Early Education     K-12    

Child Behavior: “I’m not going to school!” Now what?



It’s not uncommon for children to experience apprehension and jitters when starting school, but the anxiety should have dissipated by now. However, some children still experience fear, or panic, at the thought of going to school. This month, I will explain the difference between school refusal and school phobia and clarify the problem.

What is the difference?  There are similarities, but school refusal and school phobia are different disorders. School phobia is a child’s intense anxiety and fear of school. Phobias are irrational overreactions to a specific event, object or person such as dogs, thunder or strangers. Most children who experience the dread of school are consumed by a more complex scope of fear and anxiety. Most cases are not triggered by a single variable, as is the case with most phobias.

A child may have a problem in any number of areas causing them to not want to attend school. Many children who exhibit refusal are not fearful or anxious about school at all. Instead, they are fearful about separating from their parents, or they would just rather be at home where they feel safe and comfortable. Hence, the ‘school refusal’ was adopted to broaden the perspective on this problem.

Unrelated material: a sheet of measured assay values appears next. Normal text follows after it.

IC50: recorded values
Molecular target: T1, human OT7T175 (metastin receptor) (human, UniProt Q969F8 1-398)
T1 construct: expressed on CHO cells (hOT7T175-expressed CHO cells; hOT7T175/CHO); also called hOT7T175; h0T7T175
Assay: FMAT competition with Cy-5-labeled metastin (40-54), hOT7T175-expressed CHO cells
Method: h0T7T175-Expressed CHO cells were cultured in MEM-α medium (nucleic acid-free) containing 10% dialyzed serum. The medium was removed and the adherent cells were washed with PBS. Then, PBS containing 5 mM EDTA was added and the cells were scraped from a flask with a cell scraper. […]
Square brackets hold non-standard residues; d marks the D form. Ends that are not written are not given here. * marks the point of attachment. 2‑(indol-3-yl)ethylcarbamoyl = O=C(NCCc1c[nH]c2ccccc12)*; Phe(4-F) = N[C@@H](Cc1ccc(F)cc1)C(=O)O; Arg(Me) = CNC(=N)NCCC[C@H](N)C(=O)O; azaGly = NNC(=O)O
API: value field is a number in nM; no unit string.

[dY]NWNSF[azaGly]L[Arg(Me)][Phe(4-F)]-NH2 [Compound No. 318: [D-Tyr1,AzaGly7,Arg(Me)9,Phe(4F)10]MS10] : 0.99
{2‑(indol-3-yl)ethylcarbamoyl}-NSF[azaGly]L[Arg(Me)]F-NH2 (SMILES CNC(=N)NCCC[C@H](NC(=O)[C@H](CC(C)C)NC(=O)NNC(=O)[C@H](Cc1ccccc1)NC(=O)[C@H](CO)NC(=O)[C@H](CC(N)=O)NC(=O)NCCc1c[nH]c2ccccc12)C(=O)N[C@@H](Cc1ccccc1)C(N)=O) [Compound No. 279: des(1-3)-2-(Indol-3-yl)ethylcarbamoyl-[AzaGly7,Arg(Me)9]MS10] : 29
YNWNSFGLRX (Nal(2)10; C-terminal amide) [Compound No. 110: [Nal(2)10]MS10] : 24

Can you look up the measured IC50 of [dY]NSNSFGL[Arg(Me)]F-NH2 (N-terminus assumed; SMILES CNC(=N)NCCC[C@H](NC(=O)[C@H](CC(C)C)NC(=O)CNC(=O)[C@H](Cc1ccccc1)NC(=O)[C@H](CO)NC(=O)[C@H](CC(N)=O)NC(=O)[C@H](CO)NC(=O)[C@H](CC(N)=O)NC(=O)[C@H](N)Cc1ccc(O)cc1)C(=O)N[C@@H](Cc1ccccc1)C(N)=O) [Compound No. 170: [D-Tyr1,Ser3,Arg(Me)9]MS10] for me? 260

Unlike other phobias such as dogs or the dark, which can be avoided without any significant setbacks, avoiding school leaves a child at risk for educational, emotional and social regression. It’s the reason that the child should be in a treatment program with a goal of getting back to school as soon as possible.

What are the symptoms?
School refusal affects 5% of elementary school children and 2% of middle school children. Symptoms often begin or worsen in September and October. A child may say  he is not going to school and throw tantrums when it’s time to leave. He frequently complains of stomachaches, headaches or vague ailments that  clear up by late morning, if allowed to stay home. He may also make frequent visits to the school nurse and, after being picked up, the symptoms go away once he’s home.